Firstly, we have to recognize that you are asking, at bottom, the same question Pilate asks in his examination of Christ, in John 18. “What is truth?” Secondly, you cannot, as a friend often says, speak of truth without speaking of consistency. Thirdly, your system of beliefs (or the lack of a system, for that matter) will, and inevitably so, influence your consideration of truth claims.
What religion is true? To answer that, you have to have an answer for “What is truth?” Jesus tells us in the verse prior to Pilate’s question: “For this I have been born, and for this I have come into the world, to testify to the truth. Everyone who is of the truth hears My voice.” The Lord tells Moses and Israel: “The LORD, the LORD God, compassionate and gracious, slow to anger, and abounding in lovingkindness and truth” The Psalmist calls the Lord the “God of truth.” Truth is over and over said to be God’s, and to be something He Himself is. His works are themselves truth. His word is called truth, repeatedly. That truth is said to be “everlasting.” Further, to His people, there is another promise: ““I will ask the Father, and He will give you another Helper, that He may be with you forever; that is the Spirit of truth, whom the world cannot receive, because it does not see Him or know Him, but you know Him because He abides with you and will be in you.”
Romans speaks of those who suppress the truth; “For the wrath of God is revealed from heaven against all ungodliness and unrighteousness of men who suppress the truth in unrighteousness,” It goes on to speak of what that suppression involves; “For they exchanged the truth of God for a lie, and worshiped and served the creature rather than the Creator, who is blessed forever. Amen.” Paul tells us in 2nd Timothy that repentance leads to knowledge of the truth – that the unrepentant are always “learning”, “and never able to come to the knowledge of the truth.”
When thinking of truth, you simply cannot do so apart from considering consistency. Thus, when you consider the truth of the religious system, you should consider the consistency of it. Many objections we encounter, when boiled down, are objections on the basis of consistency. That which is internally inconsistent – inconsistent with itself – is untrue. What this must be distinguished from is inconsistency with a) your own system, as distinct from the system under consideration – and b) your own conceptions of the system under consideration, not the system itself. The former is also called an “external” inconsistency. It may certainly be true that this system is incompatible with your own – but that’s an irrelevancy, at best. You should be measuring the “consistency” of the system in terms of the “rules” from that system. Too often, a system is externally evaluated *as if* it operates by the rules the evaluator operates under. You have to be cognizant of the difference between the two. Bahnsen, for example, calls this being “epistemologically self-conscious”. Epistemology, as you may have gathered, is the study of how you know what you know. In some sense, when you confuse the two, you are comparing apples to oranges. It is more of a matter of misunderstanding than conflation, if you are interpreting the other system as if it worked within the framework of your own. When it “fails” to be consistent in those terms, it is asserted that it “fails” – but what really just happened is that it failed to be what you think it is.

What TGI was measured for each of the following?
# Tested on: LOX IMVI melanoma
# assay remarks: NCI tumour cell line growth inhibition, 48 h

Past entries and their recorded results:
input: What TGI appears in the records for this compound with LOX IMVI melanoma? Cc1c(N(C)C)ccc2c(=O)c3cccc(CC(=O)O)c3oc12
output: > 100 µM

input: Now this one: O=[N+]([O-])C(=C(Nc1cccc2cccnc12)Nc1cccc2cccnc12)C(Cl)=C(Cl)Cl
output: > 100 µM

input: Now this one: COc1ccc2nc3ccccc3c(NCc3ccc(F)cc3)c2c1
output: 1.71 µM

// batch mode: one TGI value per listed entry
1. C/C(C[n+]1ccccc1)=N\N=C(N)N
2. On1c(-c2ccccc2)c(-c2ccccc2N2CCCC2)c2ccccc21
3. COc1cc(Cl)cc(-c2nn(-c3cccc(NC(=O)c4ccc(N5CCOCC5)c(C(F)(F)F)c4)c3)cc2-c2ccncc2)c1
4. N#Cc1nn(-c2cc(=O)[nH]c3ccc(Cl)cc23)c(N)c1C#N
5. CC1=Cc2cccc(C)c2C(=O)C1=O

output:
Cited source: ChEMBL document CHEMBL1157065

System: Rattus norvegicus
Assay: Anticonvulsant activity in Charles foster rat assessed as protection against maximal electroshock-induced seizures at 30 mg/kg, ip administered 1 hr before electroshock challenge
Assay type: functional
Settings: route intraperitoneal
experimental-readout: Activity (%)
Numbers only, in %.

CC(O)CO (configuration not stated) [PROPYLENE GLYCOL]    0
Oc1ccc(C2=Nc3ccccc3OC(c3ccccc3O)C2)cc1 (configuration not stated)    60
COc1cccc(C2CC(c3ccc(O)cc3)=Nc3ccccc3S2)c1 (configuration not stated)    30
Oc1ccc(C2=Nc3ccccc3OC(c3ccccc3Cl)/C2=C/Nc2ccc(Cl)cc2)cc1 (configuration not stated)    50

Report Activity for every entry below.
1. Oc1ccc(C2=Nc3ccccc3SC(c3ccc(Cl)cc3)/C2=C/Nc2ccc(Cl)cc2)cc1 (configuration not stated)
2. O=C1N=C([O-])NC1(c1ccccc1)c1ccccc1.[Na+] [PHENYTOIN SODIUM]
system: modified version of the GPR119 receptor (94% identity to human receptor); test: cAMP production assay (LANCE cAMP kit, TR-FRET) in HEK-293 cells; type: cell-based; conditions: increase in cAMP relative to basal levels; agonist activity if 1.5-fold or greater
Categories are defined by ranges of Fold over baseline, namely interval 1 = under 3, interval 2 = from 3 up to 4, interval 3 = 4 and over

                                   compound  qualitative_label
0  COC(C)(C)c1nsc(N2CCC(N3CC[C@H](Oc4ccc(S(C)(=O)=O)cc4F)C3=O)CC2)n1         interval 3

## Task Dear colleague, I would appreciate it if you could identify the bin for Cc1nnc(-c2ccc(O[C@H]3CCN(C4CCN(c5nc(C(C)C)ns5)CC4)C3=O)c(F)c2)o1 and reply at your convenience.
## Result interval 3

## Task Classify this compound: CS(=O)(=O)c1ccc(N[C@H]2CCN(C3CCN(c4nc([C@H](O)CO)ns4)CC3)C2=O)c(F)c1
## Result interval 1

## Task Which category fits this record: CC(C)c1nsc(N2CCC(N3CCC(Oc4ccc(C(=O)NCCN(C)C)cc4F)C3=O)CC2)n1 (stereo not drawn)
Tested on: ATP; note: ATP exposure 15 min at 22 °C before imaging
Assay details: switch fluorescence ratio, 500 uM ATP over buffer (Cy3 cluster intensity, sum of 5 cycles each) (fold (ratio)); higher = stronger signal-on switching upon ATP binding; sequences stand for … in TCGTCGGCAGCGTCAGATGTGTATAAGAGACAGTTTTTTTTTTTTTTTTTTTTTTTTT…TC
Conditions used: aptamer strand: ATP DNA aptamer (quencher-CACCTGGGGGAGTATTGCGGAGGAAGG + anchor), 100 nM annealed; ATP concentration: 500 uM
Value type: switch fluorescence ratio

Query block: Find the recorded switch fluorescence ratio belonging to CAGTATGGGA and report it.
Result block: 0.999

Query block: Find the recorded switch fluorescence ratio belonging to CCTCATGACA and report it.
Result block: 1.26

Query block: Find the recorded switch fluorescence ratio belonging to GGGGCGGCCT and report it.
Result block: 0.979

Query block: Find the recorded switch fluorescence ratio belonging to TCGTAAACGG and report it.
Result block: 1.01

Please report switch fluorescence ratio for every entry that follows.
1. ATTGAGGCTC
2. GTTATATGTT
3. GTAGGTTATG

To be truly inconsistent, it needs to have contradictory tenets that the system itself says should be contradictory. That is called an “internal” inconsistency.
For instance; the Qu’ran asserts that the people of the book should judge by what is therein, in Surah 5. “And let the People of the Gospel judge by what God has revealed in it. If any fail to judge by what God has revealed, they are licentious.” In Surah 10, Muhammad is told “So if you are in doubt, [O Muhammad], about that which We have revealed to you, then ask those who have been reading the Scripture before you. The truth has certainly come to you from your Lord, so never be among the doubters.” If a proof, to the Prophet, is supplied by means of asking us what *we* believe, and what we have read, it is safe to say that the Christian Scriptures are considered trustworthy. However, there is a problem – an internal problem. Modern Islamic teachers state that the Christian Scriptures were corrupted. This is an inconsistency between faith and practice. On the one hand, the Qu’ran, in many places, attests to the reliability of the Scriptures which it claims to guard. On the other, we are told that the Qu’ran failed at it’s task. That nothing remains of the former words of Allah, which the Qu’ran affirms cannot be broken, or fail. The Injeel is lost, known only to Jesus. Further, the Qu’ran itself fails to properly identify what Christians have believed, from the beginning. When the Qu’ran states: “And when Allah will say, ‘O Jesus, Son of Mary, did you say to the people, ‘Take me and my mother as deities besides Allah ?”” It identifies the Christian Trinity as Father, Son, and Mary! If the author truly knew Christianity, and what their Scripture teaches, would they not know this is incorrect? These are internal inconsistencies, and are a gauge of truth claims.
When we speak of “the impossibility of the contrary” elsewhere, and the negative argument it posits, we are speaking, in part, of this topic. Islam, therefore, is self-contradictory, and thus cannot be true. This procedure is necessary to eliminate the false. Which brings us to the next question.